Tuesday, June 7, 2016

'Child poverty' is really a euphemism for parental neglect

There has been the usual bleating from the lefties over the past couple of weeks since the New Zealand Government's budget about the lack of Government action to reduce 'child poverty'. Fellow blogger Lindsay Mitchell prepared a report on the subject for Family First (which is described on Wikipedia as a "Christian lobby group") identifying single-parent families as a significant factor in child poverty (for a PDF copy of her report, click here). While her conclusion hardly seems controversial, it occasioned significant comment and criticism from the social commentariat, some of which Mitchell responds to on her blog.

It seems to me that with all the commentary on child poverty, everyone has missed a very salient point: there isn't, and cannot be, such a thing as child poverty for the very simple reason that children cannot own assets or incur liabilities in their right. In New Zealand, the age of majority for entering into legal contracts. owning property or incurring debt is 18 years and until they are of that age, it is parents or legal guardians who own assets or incur liabilities on children's behalf. Therefore, legally, a child cannot be rich or poor.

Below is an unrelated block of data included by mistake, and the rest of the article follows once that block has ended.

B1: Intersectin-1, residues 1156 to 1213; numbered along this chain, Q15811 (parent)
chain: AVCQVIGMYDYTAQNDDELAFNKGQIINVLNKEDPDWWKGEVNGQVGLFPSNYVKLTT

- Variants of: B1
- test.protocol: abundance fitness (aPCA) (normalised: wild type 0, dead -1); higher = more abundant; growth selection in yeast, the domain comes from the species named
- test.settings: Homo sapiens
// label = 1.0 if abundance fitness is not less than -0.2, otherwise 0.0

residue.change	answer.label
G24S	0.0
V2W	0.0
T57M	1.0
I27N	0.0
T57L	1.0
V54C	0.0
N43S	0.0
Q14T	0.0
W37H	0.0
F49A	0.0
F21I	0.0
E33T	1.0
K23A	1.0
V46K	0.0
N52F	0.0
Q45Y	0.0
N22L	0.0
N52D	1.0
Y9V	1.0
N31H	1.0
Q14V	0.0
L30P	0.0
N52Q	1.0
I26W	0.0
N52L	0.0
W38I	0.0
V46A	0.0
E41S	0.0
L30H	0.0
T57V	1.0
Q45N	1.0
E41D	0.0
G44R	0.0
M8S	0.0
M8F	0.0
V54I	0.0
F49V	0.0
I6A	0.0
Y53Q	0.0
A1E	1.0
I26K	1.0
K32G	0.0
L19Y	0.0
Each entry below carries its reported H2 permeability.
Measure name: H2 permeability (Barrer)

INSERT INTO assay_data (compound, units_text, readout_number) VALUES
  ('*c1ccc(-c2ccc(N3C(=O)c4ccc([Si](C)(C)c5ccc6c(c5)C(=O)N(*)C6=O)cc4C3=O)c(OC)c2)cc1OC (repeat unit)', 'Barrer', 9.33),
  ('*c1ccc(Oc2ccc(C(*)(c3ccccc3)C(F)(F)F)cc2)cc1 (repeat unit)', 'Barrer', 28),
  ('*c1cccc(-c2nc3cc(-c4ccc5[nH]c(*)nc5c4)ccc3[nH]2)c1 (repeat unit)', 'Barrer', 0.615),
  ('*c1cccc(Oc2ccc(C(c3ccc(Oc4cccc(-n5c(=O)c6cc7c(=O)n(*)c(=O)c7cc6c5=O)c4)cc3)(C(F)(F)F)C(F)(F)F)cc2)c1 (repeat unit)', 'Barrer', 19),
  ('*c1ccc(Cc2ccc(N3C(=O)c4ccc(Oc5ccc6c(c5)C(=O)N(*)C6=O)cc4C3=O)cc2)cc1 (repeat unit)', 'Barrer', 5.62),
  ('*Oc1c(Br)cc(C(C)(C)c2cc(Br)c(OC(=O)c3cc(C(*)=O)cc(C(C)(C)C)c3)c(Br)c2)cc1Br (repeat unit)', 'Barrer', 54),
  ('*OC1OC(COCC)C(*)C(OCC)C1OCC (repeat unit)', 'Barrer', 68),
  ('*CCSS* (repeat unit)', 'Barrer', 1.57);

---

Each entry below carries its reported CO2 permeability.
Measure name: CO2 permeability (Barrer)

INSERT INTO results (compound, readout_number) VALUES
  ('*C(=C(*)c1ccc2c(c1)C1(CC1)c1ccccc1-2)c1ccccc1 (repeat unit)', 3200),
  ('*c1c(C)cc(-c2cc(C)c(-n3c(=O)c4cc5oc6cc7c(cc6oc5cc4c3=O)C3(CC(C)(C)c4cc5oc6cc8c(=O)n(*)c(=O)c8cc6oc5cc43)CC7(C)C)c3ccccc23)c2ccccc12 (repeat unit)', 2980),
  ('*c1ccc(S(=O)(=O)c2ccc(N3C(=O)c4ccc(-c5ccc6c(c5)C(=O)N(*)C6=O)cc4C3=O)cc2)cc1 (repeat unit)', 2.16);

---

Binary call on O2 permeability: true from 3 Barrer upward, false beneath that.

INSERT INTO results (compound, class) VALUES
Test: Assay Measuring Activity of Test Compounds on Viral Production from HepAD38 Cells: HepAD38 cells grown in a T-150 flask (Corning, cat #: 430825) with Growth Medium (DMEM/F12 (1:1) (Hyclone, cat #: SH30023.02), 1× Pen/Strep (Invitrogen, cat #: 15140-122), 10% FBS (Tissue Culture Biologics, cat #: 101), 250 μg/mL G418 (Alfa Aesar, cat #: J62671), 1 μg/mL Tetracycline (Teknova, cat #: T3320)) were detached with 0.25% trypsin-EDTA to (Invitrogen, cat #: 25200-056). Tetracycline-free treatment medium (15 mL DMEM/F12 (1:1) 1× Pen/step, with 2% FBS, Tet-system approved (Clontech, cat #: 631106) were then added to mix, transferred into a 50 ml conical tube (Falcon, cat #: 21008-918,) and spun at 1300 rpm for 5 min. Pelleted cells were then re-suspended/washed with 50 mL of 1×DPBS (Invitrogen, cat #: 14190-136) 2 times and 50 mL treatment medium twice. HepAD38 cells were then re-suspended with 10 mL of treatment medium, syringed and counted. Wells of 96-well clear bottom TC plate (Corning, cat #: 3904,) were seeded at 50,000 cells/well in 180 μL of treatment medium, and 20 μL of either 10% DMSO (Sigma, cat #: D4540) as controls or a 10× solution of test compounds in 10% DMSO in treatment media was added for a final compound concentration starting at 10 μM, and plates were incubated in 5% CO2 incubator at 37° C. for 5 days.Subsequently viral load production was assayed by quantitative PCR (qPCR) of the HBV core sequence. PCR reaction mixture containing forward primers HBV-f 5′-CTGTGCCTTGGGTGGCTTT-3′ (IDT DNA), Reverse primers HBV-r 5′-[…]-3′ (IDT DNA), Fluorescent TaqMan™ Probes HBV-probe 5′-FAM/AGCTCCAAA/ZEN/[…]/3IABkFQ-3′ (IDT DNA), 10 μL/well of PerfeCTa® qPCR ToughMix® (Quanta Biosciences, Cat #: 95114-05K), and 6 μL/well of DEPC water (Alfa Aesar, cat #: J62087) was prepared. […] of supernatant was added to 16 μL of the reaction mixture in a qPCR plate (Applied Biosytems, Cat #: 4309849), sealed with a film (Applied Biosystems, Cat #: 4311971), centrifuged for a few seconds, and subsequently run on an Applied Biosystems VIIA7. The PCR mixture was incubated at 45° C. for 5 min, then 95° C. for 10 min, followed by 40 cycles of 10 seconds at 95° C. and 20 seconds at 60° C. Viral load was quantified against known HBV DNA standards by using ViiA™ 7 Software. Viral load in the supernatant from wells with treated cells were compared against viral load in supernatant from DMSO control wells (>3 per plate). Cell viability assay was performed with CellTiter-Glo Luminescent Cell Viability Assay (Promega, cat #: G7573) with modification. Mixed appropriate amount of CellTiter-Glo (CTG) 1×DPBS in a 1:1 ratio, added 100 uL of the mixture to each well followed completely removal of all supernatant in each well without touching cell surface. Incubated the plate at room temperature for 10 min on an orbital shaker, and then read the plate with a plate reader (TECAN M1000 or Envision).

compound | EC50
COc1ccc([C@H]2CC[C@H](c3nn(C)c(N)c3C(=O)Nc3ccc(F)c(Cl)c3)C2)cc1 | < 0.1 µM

You might think I am being excessively pedantic, after all there is no doubt that children live in impoverished circumstances, but the language is important because I am sure the political left-wing deliberately uses the term child poverty to shift the blame from parents and guardians onto society as a whole. But society is not to blame for bringing these children into the world and for not providing them with adequate care. In fact, New Zealand society already does a very great deal to ensure that parents and guardians are provided with the means to adequately care for their children. Our welfare benefits and social housing provision are generous by international standards and our social support organisations are strong and effective.

The left's view is that society has an obligation to provide for every child irrespective of how negligent parents and guardians are towards their charges and that society should provide more and more money and benefits to those parents and guardians irrespective of what they choose to spend the money on. They can blow their welfare payments on gambling, alcohol, drugs, Sky Television, or anything they want, and still it is society's fault and society's responsibility to provide for their children. This is the message behind the words 'child poverty' and that is why I object to the term. It is really a euphemism for parental neglect.

1 comment:

Lindsay Mitchell said...

I don't think you are being pedantic and can sympathize with your argument. But on another level, competing with the left in the popular discourse - which influences voting outcomes - requires working with official data and definitions.